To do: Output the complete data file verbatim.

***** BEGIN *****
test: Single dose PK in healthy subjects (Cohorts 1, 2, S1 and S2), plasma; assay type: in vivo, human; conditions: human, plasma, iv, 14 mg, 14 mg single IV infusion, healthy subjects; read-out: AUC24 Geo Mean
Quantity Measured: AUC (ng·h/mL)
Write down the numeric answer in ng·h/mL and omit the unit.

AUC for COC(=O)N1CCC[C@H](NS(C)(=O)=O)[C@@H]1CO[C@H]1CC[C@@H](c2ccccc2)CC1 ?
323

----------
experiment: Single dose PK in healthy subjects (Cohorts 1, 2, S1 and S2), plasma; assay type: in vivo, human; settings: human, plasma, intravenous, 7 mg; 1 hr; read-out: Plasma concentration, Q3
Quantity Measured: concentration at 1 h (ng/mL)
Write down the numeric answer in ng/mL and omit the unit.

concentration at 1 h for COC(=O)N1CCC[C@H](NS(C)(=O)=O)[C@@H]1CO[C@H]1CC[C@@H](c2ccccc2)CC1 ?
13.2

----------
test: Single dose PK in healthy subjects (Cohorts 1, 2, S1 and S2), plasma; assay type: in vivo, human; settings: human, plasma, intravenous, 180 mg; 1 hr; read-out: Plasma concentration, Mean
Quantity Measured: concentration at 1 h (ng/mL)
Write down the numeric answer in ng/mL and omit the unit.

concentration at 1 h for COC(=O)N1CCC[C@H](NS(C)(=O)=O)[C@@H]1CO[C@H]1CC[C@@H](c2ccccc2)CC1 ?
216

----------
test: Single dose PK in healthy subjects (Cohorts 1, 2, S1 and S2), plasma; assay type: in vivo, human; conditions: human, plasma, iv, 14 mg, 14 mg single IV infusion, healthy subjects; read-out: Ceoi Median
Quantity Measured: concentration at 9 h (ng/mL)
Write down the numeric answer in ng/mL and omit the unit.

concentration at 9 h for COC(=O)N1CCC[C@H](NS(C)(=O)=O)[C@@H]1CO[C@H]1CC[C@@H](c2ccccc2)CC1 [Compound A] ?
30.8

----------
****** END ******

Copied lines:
test: Single dose PK in healthy subjects (Cohorts 1, 2, S1 and S2), plasma; assay type: in vivo, human; conditions: human, plasma, iv, 14 mg, 14 mg single IV infusion, healthy subjects; read-out: AUC24 Geo Mean
Quantity Measured: AUC (ng·h/mL)
Write down the numeric answer in ng·h/mL and omit the unit.

AUC for COC(=O)N1CCC[C@H](NS(C)(=O)=O)[C@@H]1CO[C@H]1CC[C@@H](c2ccccc2)CC1 ?
323

----------
experiment: Single dose PK in healthy subjects (Cohorts 1, 2, S1 and S2), plasma; assay type: in vivo, human; settings: human, plasma, intravenous, 7 mg; 1 hr; read-out: Plasma concentration, Q3
Quantity Measured: concentration at 1 h (ng/mL)
Write down the numeric answer in ng/mL and omit the unit.

concentration at 1 h for COC(=O)N1CCC[C@H](NS(C)(=O)=O)[C@@H]1CO[C@H]1CC[C@@H](c2ccccc2)CC1 ?
13.2

----------
test: Single dose PK in healthy subjects (Cohorts 1, 2, S1 and S2), plasma; assay type: in vivo, human; settings: human, plasma, intravenous, 180 mg; 1 hr; read-out: Plasma concentration, Mean
Quantity Measured: concentration at 1 h (ng/mL)
Write down the numeric answer in ng/mL and omit the unit.

concentration at 1 h for COC(=O)N1CCC[C@H](NS(C)(=O)=O)[C@@H]1CO[C@H]1CC[C@@H](c2ccccc2)CC1 ?
216

----------
test: Single dose PK in healthy subjects (Cohorts 1, 2, S1 and S2), plasma; assay type: in vivo, human; conditions: human, plasma, iv, 14 mg, 14 mg single IV infusion, healthy subjects; read-out: Ceoi Median
Quantity Measured: concentration at 9 h (ng/mL)
Write down the numeric answer in ng/mL and omit the unit.

concentration at 9 h for COC(=O)N1CCC[C@H](NS(C)(=O)=O)[C@@H]1CO[C@H]1CC[C@@H](c2ccccc2)CC1 [Compound A] ?
30.8

----------